But everything is plentiful in DS2. There are nodes to waste, plenty of money to spend, plenty of extras to sell back. You’re in no danger of running out, which takes away from the fear. I’m sure things are rare in the more difficult modes, but for normal, it shouldn’t be that easy.

Levels are simpler than in the first game. On the Ishimura, in DS1, you ran all around that ship repairing that and fixing this because your life depended on it. There isn’t as much to do this time. Not as many detours, or complications, or multi-part goals to complete before you can advance. Just follow the path and reach the end. It’s too simple, and doesn’t build up a sense of urgency or danger.

Curiously, there are a lot of locked doors on the Sprawl. This is disappointing, because in the first game if you came across a locked door, odds were it would be open either later in the level, or later in the game. Not here. There are a LOT of places you can’t go.

Games like Bioshock give you plenty of side areas to explore. Dead Space 2 seldom does this. It was forgivable on the Ishimura because of the location, but here, the maps are begging to be opened up a little more. I would have liked to see more of the Sprawl instead of just the goal path.

Isaac has more freedom of movement now, and I like that. The melee attacks actually do something, and it doesn’t take you several seconds to recover from your wild swings and stomps. But at the same time it almost makes the game feel cartoony.

I feel like a hypocrite for saying it, because I griped that the rigid controls of Dead Space 1 made me feel more like I was piloting a Battlemech than a human being, and now that I have looser controls, I’m still griping. But it really is a good thing to have some freedom of movement. Opens up more combat possibilities.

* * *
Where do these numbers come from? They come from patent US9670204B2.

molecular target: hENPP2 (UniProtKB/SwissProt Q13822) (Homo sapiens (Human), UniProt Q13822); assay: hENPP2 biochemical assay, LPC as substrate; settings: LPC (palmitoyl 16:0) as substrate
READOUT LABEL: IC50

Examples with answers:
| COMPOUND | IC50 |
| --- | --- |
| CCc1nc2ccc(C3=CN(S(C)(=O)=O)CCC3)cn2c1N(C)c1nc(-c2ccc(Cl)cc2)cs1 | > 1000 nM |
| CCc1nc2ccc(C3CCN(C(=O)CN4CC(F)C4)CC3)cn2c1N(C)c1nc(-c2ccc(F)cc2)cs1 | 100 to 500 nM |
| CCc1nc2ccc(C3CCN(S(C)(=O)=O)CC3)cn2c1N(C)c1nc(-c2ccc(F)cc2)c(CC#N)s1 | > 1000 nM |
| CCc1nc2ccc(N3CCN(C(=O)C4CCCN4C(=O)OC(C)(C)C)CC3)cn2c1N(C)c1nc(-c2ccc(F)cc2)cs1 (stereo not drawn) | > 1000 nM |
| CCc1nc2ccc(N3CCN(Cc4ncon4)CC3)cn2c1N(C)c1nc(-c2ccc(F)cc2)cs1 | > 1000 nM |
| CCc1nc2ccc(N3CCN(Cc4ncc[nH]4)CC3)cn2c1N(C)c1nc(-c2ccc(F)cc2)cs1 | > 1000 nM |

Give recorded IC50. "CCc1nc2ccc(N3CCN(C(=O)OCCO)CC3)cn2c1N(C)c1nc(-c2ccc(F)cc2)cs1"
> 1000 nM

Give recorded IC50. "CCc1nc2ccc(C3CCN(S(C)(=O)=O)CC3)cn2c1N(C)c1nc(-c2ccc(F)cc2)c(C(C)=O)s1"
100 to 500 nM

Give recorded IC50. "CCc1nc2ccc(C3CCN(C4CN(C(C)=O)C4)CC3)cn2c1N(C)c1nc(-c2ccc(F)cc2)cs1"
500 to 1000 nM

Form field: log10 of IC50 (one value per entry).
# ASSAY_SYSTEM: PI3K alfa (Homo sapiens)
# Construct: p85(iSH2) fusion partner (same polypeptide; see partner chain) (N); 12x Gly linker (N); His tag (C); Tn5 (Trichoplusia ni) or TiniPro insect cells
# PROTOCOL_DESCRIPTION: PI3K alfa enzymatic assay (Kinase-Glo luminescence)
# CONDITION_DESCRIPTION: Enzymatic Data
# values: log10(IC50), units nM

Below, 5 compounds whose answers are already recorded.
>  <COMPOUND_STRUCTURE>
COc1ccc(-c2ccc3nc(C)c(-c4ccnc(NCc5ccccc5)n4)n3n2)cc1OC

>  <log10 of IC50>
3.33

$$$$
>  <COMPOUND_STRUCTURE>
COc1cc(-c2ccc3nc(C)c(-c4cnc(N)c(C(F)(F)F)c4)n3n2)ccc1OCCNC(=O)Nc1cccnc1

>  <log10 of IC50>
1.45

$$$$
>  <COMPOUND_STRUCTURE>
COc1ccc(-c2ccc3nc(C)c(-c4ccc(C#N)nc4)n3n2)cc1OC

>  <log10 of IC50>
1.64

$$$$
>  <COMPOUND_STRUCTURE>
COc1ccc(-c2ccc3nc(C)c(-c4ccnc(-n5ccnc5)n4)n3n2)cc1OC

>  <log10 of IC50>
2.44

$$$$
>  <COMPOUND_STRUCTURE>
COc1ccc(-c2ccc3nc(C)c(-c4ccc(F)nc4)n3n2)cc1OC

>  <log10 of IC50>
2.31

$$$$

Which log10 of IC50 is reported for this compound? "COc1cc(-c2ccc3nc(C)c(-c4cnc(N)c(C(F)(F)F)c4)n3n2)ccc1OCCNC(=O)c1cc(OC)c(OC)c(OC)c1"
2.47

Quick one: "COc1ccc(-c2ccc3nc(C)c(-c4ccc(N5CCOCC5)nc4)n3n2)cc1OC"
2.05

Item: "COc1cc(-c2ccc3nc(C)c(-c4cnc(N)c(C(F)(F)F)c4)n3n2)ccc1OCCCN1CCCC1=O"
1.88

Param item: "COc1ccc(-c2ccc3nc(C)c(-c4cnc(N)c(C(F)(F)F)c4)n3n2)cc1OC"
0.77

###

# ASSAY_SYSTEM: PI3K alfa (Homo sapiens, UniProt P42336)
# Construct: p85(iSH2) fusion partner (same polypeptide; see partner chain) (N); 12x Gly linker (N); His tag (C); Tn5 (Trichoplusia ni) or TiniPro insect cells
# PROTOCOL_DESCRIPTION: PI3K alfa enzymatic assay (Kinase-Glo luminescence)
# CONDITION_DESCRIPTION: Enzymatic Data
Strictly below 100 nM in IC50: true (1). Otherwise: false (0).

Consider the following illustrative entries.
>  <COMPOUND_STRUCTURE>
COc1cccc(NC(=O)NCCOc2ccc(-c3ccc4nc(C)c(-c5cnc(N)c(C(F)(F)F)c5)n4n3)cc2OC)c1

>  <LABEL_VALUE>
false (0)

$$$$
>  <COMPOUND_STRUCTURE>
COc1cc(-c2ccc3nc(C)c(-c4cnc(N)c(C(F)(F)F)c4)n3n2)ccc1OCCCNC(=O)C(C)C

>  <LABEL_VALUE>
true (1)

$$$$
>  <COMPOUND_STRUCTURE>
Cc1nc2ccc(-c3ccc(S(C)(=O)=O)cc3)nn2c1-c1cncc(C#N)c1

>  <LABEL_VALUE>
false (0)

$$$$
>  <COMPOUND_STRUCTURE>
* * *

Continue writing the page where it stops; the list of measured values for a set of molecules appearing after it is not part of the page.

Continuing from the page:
But there is plenty of good here. One thing I absolutely adore about DS2 is it explains more about Unitology and its founder, Michael Altman. This was a bit of a mystery in the first game, but now it’s clear who these people are and why they’re trying to help this invasion along. It’s fascinating, and the developers can do so much more with it.

Another great part of the game is the new zero-G system. No more point-to-point jumping around; now you have full 360-degree movement in zero-gravity areas. I enjoyed this new freedom, and it added a lot of good to the game.

The best part is the final boss! I love the final boss! The first game’s final fight was a letdown, but this fight is really cool! I didn’t like the new girl they got to play Nicole until she screamed “Maaaaaake uuuus whoooooole!!” (The line is just as memorable as “Your rig is red. It’s red.”) Yes! This is what we’ve been waiting for! THAT’S the Dead Space experience! If only the whole game could’ve been like that from the start!

My guess is the same thing happened to DS2 that happened to Bioshock 2. The developers (likely under pressure from the publisher) focused on making the game multiplayer, so the single-player campaign got rushed. Bioshock 2 is a great game, but it felt about 3 levels too short. For the same reason, Dead Space 2 is unevenly paced. The first half is weak and rushed, but the second half makes up for it. It’s a worthy follow up to the original.

[[Monday, March 7, 2011] Just finished the game in Zealot (hard mode). It's much more channeling, but the same uneven first half still makes the game feel lopsided. There still isn't as much dread as there was in the first game. It's a good followup, but I don't think anything will be as good as the original.]

1 comment:

  1. I enjoyed the earlier Mechwarrior games. I tried Dead Space, but I couldn't hack it. Sounds like the sequel might be more appropriate for a traditionally 8-bit gamer like myself.